Tonight we mourn the passing of one of our most treasured leaders in the movement to end the death penalty, our dear friend Martina Davis Correia. In her struggle to save the life of her brother Troy Anthony Davis, Martina inspired thousands of people around the world to join the struggle to end capital punishment.
Over the last several years, Troy Davis's case dominated and defined public debate about the death penalty in the United States. It raised questions about the many problems within our criminal justice system, such as police and prosecutorial misconduct, the unreliability of eyewitness-based evidence and the obstacles and impossibilities a person on death row must overcome to attempt to raise issues of innocence. Problems with the U.S. system of capital punishment did not begin with Troy Davis, and they will not end with his death. Before he was executed in Georgia on September 21, 2011, Troy called on all of us to continue fighting for justice.
Martina Davis Correia waged a 22-year-long battle for justice for her brother. She led an international campaign to save her brother’s life and prove his innocence. She was the voice for Troy and their family and led an international chorus in singing, “I AM TROY DAVIS.” For her tireless advocacy on behalf of all people on Death Rows, the Southern Center for Human Rights recognized Martina in 2009 with the prestigious Frederick Douglass Human Rights Award.
Martina balanced her struggle for her brother’s life and against the death penalty with fighting her own personal daily battle with breast cancer that threatened her life for more than a decade. She was not only a leader in the anti-death penalty community, she was also at the helm of the National Black Leadership Initiative on Cancer. She focused her work on prevention, education and cultural barriers to eradicate cancer in communities of color. Many times over the years I would be on a conference call with Martina only to find out midway through the call that she was simultaneously receiving chemotherapy while fully participating in our discussion.
But with Martina, it’s was not only what work she did; it’s how she did it. Martina led this movement by demonstrating an unshakable commitment to ending the death penalty. She is unparalleled in her determination.
Martina never backed away from telling the truth- especially with regard to race in the south. She told the stories beyond the statistics (that Savannah comes in second in incarceration rate in Georgia, yet only 8th in population). She described the trees covered in spanish moss in Savannah, how beautiful they are to look at, but how if those trees could talk what an ugly story they would tell about the "strange fruit" - lynched bodies of black men - that once hung there. With her own courage she inspired members of her community in Savannah to take a stand. The act of signing a petition for Troy was incredibly brave for many of Savannah’s most poverty-stricken, disenfranchised residents who knew that police retaliation was more than a mere possibility.
Martina did what she did for the generations to come. No other case has mobilized more grassroots opposition of the death penalty in recent years than Troy Davis’s, and Martina travelled the world to make it so. We can count so many new young people among our ranks because Martina took the time to get to know them, talk with them and held their hands as they joined this movement.
Martina even activated her own family, in particular her sister Kim Davis and her son, Dejaun Correia. Dejaun is already an accomplished human-rights activist at 17 years old, speaking front and center on behalf of their family in the years, months and days leading up to Troy’s execution.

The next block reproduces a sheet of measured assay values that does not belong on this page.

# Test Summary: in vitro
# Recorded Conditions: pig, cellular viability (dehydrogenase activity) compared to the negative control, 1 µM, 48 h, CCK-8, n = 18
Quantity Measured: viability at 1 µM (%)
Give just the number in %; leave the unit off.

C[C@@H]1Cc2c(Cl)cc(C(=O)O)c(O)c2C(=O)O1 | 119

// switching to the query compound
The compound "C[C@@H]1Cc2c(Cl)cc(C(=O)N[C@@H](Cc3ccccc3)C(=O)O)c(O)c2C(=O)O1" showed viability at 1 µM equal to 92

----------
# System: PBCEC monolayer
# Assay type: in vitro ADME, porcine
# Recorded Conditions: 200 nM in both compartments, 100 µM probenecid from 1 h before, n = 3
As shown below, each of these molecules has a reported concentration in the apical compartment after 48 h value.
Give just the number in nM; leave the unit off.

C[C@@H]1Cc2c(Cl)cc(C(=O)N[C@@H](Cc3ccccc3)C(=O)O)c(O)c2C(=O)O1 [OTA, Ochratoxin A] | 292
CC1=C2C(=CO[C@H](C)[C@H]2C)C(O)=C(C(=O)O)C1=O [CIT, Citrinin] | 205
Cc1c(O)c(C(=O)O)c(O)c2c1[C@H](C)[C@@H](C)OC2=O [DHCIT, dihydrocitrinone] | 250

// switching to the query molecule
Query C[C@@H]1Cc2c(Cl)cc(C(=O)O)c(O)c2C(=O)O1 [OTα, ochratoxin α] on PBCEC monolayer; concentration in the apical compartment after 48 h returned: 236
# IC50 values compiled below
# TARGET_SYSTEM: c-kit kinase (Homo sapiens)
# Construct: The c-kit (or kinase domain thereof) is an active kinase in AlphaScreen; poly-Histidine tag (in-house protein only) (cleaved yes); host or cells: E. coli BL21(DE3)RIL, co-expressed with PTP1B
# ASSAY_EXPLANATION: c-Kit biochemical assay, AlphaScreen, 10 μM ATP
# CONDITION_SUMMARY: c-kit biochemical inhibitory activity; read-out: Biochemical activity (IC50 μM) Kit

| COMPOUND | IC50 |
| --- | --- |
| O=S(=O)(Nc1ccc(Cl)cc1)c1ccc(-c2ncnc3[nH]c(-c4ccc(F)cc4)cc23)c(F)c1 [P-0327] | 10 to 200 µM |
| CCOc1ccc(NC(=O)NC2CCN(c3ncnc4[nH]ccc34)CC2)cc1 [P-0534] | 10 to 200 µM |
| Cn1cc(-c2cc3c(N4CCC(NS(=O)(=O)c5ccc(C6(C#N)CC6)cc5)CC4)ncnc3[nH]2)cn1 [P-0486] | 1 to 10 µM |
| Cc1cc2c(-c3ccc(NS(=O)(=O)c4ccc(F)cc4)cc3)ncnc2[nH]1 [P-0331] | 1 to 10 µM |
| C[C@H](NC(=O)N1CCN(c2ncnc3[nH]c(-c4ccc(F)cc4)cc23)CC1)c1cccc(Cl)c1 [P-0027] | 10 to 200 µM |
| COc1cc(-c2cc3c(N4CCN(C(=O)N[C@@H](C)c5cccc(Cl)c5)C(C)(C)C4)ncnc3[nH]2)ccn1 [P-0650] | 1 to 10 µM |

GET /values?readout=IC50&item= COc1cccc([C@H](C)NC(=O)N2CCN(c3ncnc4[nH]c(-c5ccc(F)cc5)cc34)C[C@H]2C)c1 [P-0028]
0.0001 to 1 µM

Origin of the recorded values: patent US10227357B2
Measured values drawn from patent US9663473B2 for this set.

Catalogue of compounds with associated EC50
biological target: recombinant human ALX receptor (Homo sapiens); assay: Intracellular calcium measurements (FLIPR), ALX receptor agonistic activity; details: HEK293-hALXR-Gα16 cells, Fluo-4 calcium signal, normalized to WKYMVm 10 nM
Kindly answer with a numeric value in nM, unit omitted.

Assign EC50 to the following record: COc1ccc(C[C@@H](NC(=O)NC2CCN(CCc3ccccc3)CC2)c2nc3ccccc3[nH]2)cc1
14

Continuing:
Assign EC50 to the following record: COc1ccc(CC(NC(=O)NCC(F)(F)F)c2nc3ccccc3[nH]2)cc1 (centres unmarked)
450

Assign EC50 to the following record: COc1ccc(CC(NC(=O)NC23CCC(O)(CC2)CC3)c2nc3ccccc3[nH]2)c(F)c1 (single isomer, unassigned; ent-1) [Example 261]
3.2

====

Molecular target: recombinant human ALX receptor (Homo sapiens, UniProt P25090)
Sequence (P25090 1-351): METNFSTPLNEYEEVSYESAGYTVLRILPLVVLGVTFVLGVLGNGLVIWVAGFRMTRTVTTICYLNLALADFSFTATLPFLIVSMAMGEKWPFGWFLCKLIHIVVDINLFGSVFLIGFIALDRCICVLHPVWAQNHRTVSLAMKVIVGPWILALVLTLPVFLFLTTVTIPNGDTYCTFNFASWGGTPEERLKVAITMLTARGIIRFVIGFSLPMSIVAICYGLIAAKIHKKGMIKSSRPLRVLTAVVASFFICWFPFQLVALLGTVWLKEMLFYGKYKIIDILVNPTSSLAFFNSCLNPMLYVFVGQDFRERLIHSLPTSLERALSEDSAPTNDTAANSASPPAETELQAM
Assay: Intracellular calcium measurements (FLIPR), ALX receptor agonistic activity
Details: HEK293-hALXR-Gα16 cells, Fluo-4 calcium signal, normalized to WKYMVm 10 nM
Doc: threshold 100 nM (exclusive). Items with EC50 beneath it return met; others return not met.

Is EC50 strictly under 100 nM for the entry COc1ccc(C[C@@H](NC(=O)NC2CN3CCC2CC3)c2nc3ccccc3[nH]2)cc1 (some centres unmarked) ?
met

We will never forget Virginia Davis, the wonderful matriarch of the Davis family who passed earlier this year. I remember Ms. Virginia in the early days, shyly standing back while Martina would be testifying at a podium. Before she left this world, we had the incredible privilege to see Ms. Virginia at the mic herself speaking truth to power about the death penalty – occasionally allowing her fist to fly up in the air.
Martina’s focus was always bigger than her brother’s case. Martina never lost sight of the lives and the families of all people in prison and on death rows. During one of the times Troy was within two weeks of execution, Martina took the time to call me to check in about a mutual friend of ours who recently went back to prison. She wanted to know if his wife and kids were okay and what address could she send a grocery store gift card to help them out during their difficult time.
This was just one of the many, many times I felt so blessed to know and work with someone as extraordinary as Martina. She informed and guided my work at the Southern Center for Human Rights for over ten years. I could always rely on her to direct me to the issues that were most deeply impacting the lives of people in prison and their families, whether it was the exorbitant fees charged to people inside the prisons who were seeking medical attention, to abuses by corrections officers at visitation. She kept these families and their struggles in her heart always- every time she spoke to an audience about her brother’s case, she would invoke them.
As I imagine a world without our dear sister, I know this much is true:
Martina’s heart was bigger than Georgia;
Her faith dwarfed Death Row;
And her hope and commitment are enough to sustain and drive us all to do more, to keep our eyes on the prize and to work for justice and peace for our communities on both sides of the prison walls.
In Martina, Troy, and Virginia’s names, today I hope we all rededicate our lives to end this death penalty, in Georgia, across the nation, and around the world.
Martina, THANK YOU. Presente!
Sara J. Totonchi is the Executive Director of the Southern Center for Human Rights.